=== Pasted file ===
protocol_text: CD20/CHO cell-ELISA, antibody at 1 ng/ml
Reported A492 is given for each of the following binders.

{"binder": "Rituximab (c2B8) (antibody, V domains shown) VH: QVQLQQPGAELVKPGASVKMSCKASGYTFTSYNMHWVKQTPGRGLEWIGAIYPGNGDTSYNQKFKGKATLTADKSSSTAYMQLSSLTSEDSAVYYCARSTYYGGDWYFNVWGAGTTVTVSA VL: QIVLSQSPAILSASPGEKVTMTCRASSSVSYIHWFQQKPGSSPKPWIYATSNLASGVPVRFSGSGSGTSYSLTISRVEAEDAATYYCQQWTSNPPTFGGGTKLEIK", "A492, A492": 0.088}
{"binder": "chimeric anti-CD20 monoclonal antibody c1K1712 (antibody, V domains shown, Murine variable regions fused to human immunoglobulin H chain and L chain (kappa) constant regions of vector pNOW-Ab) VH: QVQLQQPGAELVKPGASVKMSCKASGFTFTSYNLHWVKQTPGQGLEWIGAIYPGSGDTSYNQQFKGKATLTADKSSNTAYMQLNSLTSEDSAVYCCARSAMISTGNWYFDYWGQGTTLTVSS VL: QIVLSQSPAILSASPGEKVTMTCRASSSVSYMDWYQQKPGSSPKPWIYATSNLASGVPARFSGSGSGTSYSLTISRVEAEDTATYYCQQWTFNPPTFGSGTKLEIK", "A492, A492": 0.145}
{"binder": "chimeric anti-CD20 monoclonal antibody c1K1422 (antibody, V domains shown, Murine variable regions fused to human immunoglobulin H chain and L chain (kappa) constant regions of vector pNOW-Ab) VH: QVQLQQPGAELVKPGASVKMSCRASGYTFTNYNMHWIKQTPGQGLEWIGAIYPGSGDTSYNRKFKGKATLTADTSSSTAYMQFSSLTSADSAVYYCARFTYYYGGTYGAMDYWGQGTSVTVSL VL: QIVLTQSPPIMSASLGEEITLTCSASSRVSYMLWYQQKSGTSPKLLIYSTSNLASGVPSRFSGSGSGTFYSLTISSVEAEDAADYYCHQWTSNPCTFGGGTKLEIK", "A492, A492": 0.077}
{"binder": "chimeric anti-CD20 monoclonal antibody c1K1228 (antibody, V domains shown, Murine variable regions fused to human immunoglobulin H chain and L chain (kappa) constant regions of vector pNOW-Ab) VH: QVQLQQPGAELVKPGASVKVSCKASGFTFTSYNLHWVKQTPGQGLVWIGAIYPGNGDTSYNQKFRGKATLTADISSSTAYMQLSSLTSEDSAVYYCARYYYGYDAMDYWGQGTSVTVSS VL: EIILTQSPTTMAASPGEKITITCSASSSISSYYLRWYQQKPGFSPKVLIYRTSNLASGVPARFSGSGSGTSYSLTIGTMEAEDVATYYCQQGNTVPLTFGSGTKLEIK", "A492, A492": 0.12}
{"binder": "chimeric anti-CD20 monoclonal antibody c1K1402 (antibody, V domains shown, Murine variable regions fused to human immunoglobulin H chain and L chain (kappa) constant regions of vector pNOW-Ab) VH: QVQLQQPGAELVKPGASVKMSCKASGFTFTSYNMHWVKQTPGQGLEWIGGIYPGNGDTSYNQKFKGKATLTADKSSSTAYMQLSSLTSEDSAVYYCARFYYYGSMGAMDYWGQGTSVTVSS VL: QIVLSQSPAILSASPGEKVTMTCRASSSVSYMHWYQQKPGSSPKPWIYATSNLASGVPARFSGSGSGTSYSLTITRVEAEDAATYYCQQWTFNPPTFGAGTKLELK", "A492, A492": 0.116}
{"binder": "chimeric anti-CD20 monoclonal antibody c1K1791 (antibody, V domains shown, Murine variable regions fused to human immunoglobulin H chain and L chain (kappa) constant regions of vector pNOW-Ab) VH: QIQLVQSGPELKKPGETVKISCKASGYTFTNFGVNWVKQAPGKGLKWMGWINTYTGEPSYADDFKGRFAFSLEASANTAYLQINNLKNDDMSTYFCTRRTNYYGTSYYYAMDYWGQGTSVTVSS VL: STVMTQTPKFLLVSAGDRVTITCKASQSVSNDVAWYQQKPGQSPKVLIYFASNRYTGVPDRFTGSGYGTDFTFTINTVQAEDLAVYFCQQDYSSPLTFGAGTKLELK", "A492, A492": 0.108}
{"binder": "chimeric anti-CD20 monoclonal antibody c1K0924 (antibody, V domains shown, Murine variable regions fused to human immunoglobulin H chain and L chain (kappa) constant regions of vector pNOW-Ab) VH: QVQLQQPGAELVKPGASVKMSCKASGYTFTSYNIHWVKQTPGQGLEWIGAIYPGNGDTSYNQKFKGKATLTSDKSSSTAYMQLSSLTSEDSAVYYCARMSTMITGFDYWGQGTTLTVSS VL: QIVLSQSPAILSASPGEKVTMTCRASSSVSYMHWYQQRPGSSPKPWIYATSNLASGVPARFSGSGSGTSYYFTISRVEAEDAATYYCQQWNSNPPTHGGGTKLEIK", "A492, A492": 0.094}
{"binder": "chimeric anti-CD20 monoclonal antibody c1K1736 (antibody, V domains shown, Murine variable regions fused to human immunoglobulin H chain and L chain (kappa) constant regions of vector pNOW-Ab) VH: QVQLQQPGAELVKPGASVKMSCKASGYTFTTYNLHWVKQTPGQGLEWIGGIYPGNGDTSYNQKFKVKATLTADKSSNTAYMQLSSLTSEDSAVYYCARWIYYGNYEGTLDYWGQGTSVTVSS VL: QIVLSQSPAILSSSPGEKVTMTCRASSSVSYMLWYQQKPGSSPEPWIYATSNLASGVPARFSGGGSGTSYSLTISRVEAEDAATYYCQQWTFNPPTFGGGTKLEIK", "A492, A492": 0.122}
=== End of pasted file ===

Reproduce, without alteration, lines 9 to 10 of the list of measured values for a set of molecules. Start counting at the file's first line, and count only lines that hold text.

{"binder": "chimeric anti-CD20 monoclonal antibody c1K0924 (antibody, V domains shown, Murine variable regions fused to human immunoglobulin H chain and L chain (kappa) constant regions of vector pNOW-Ab) VH: QVQLQQPGAELVKPGASVKMSCKASGYTFTSYNIHWVKQTPGQGLEWIGAIYPGNGDTSYNQKFKGKATLTSDKSSSTAYMQLSSLTSEDSAVYYCARMSTMITGFDYWGQGTTLTVSS VL: QIVLSQSPAILSASPGEKVTMTCRASSSVSYMHWYQQRPGSSPKPWIYATSNLASGVPARFSGSGSGTSYYFTISRVEAEDAATYYCQQWNSNPPTHGGGTKLEIK", "A492, A492": 0.094}
{"binder": "chimeric anti-CD20 monoclonal antibody c1K1736 (antibody, V domains shown, Murine variable regions fused to human immunoglobulin H chain and L chain (kappa) constant regions of vector pNOW-Ab) VH: QVQLQQPGAELVKPGASVKMSCKASGYTFTTYNLHWVKQTPGQGLEWIGGIYPGNGDTSYNQKFKVKATLTADKSSNTAYMQLSSLTSEDSAVYYCARWIYYGNYEGTLDYWGQGTSVTVSS VL: QIVLSQSPAILSSSPGEKVTMTCRASSSVSYMLWYQQKPGSSPEPWIYATSNLASGVPARFSGGGSGTSYSLTISRVEAEDAATYYCQQWTFNPPTFGGGTKLEIK", "A492, A492": 0.122}